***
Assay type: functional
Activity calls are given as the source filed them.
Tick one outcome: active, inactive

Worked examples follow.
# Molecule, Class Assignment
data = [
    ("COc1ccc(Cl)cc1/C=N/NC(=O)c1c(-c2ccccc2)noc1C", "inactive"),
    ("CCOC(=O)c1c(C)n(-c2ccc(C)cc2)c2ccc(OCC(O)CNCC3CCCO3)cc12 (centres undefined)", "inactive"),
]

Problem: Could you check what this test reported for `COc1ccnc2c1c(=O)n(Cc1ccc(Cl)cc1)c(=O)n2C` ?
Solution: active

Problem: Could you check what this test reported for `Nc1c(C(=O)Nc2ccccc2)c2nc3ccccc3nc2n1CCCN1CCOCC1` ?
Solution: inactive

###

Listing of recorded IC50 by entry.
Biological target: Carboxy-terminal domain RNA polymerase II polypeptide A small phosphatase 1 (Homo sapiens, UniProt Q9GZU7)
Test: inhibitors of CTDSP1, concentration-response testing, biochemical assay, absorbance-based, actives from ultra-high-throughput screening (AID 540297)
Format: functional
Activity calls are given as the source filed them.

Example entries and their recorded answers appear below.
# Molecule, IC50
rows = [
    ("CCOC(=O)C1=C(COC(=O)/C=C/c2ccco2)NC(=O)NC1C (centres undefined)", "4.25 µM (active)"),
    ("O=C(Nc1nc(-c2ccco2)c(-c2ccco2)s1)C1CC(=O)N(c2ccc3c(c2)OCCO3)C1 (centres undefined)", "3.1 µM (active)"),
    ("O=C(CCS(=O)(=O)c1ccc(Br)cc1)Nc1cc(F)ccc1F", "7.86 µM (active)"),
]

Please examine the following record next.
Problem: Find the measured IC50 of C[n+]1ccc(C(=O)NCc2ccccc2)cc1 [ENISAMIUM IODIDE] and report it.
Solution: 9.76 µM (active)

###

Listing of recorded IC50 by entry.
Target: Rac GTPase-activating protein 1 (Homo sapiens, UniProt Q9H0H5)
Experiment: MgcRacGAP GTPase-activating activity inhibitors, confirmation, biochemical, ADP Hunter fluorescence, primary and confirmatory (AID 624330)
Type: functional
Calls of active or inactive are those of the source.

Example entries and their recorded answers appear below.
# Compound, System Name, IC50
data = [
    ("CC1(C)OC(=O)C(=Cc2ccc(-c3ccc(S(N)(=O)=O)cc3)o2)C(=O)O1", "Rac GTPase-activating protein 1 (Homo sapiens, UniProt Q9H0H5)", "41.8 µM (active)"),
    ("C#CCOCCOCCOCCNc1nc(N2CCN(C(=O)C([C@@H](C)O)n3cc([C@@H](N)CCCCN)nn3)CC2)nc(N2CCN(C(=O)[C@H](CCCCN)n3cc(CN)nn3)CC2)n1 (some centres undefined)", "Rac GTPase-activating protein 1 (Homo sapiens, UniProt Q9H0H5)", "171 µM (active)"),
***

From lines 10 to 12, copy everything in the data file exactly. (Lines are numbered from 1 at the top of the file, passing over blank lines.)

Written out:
Problem: Could you check what this test reported for `COc1ccnc2c1c(=O)n(Cc1ccc(Cl)cc1)c(=O)n2C` ?
Solution: active

Problem: Could you check what this test reported for `Nc1c(C(=O)Nc2ccccc2)c2nc3ccccc3nc2n1CCCN1CCOCC1` ?